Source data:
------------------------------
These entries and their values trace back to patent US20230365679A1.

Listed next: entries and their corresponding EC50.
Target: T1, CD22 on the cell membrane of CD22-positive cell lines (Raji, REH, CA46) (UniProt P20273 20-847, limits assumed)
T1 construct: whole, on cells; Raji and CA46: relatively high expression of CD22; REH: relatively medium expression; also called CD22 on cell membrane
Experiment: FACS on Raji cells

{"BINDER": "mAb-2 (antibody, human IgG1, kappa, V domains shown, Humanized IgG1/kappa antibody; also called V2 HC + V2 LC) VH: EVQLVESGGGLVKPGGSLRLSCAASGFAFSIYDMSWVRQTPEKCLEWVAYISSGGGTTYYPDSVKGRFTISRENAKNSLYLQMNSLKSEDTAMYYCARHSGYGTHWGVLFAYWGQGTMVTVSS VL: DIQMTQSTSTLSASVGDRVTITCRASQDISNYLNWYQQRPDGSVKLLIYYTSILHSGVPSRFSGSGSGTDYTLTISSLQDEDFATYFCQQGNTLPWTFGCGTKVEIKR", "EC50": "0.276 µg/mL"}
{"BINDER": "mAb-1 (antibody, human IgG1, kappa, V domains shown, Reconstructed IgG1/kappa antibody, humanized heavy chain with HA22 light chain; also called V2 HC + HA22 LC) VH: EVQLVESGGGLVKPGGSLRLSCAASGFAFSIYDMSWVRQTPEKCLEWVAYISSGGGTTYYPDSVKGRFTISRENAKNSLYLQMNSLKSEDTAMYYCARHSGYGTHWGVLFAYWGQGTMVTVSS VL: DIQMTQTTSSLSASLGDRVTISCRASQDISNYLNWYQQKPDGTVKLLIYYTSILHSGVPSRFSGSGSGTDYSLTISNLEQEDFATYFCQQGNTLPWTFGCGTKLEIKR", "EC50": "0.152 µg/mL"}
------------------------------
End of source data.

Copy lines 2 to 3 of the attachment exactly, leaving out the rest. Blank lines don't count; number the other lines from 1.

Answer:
Listed next: entries and their corresponding EC50.
Target: T1, CD22 on the cell membrane of CD22-positive cell lines (Raji, REH, CA46) (UniProt P20273 20-847, limits assumed)